Apple vs Samsung Reminds Us: What’s Obvious Today Was Obscure in the Past

‘The man who follows the crowd will usually get no further than the crowd. The man who walks alone is likely to find himself in places no one has ever been before.

“Creativity in living is not without its attendant difficulties, for peculiarity breeds contempt. And the unfortunate thing about being ahead of your time is that when people finally realize you were right, they’ll say it was obvious all along.” Alan Ashley-Pitt as quoted in “The Wonderful Crisis of Middle Age” by Eda LeShan

And so we find on Page 46 of 109 in the Apple-Samsung jury instructions this rather concerning issue: “Obviousness”. Specifically:

“A utility patent claim is invalid if the claimed invention would have been obvious to a person of ordinary skill in the field at the time of invention”

Now I’m no expert in the specifics of this trial. But this fundamental idea concerns me. Because there’s a strange relationship between what’s obvious today and what would have been obvious before a product was released.

Copying Apple makes it far easier to introduce new phones and give them the appearance of “exciting”.

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Web Advertising and the Myth of “Lean Forward Media”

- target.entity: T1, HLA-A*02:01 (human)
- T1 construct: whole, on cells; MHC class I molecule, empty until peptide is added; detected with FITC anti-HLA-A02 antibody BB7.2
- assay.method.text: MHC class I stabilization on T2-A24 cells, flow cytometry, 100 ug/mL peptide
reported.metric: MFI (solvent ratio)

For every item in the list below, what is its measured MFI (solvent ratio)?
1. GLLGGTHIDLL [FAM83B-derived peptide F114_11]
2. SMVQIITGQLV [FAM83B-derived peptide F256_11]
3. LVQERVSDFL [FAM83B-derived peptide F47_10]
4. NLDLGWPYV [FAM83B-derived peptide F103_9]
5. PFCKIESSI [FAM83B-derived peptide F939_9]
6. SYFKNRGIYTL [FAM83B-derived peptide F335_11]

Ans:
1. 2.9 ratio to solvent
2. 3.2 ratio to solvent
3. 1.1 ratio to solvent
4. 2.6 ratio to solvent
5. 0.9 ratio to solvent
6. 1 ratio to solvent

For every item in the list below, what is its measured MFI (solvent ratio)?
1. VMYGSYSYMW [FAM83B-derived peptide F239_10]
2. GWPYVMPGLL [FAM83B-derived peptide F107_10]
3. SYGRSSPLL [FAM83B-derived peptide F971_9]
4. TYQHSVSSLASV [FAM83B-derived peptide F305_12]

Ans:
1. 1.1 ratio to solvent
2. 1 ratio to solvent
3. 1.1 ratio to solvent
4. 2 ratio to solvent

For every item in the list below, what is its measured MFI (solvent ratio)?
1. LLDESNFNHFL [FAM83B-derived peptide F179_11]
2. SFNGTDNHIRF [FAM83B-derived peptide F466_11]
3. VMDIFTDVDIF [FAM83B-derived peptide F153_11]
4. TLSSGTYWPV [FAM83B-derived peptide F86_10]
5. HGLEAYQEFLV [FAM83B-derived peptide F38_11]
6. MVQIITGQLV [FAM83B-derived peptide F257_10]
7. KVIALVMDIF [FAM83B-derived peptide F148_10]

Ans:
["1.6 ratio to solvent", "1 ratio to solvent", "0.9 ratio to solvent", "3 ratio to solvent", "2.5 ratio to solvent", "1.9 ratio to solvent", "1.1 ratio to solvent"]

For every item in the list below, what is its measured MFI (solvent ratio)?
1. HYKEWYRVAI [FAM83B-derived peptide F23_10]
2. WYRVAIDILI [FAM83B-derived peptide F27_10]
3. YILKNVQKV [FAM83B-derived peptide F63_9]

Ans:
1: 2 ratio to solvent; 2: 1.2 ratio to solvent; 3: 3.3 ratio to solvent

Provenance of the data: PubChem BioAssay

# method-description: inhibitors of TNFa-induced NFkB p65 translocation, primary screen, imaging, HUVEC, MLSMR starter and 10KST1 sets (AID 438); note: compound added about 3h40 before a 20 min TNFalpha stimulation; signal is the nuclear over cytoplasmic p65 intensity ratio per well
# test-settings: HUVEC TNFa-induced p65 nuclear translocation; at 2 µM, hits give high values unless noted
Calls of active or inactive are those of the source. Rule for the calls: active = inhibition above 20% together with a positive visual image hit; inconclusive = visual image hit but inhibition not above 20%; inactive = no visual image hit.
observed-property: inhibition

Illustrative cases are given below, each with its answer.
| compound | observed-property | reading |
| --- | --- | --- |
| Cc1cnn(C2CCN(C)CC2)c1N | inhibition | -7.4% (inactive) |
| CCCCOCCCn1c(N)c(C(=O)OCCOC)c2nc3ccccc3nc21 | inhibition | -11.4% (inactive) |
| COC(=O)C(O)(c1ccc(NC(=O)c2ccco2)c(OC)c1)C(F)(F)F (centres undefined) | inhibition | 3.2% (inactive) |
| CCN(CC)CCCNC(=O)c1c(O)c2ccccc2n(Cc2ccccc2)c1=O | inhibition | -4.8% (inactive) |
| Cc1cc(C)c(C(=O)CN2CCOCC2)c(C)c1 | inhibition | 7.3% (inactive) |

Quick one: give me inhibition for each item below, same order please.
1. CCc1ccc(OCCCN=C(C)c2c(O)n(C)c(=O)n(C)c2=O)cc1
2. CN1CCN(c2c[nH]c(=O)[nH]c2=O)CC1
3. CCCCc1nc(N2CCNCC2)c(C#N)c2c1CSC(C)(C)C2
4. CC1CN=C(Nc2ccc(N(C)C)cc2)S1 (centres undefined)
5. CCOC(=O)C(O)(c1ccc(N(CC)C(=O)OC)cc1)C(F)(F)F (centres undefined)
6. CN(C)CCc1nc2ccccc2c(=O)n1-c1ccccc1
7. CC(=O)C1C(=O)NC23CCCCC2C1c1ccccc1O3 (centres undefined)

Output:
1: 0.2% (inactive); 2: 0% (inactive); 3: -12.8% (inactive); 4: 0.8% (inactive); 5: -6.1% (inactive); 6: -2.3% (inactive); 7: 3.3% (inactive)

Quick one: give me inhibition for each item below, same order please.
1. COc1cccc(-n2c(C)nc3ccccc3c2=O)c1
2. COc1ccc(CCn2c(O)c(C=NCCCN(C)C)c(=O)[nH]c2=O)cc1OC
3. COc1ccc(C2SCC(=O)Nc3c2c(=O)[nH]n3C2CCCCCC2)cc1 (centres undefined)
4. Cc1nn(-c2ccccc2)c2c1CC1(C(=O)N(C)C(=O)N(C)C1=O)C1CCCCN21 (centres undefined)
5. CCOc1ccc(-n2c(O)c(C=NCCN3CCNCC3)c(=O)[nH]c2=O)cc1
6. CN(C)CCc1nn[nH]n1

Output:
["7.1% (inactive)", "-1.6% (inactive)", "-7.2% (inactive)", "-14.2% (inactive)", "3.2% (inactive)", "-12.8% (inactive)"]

The companies promoting various forms of online advertising spend vast amounts of time pointing out well understood challenges with off-line advertising. But those very same companies are blind to the tremendous weaknesses in online advertising.

And the truth is that there are tremendous downsides to web advertising – downsides that may explain the extraordinarily low CPC’s that can be charged online. (More on these costs later.) Read more of this post

Store Brand? Manufacturer Brand? The Real Issue is Telling Consumers Something Meaningful.

There’s been a lot of talk lately about store brands competing with manufacturer brands – mostly talking about how store brands are thriving. This is to be expected – both due to retail evolution and the recession. But I don’t think we have to consider the brand preference a zero-sum game — reality is far more interesting.

Both types of brand play important roles for the consumer. And the consumer market is so robust there’s plenty of room for all types of brands – if they deliver something meaningful to consumers.

What’s missing in the current discussion, though, is any coherent discussion of the reality that it takes outstanding communication to make both types of brands thrive. Read more of this post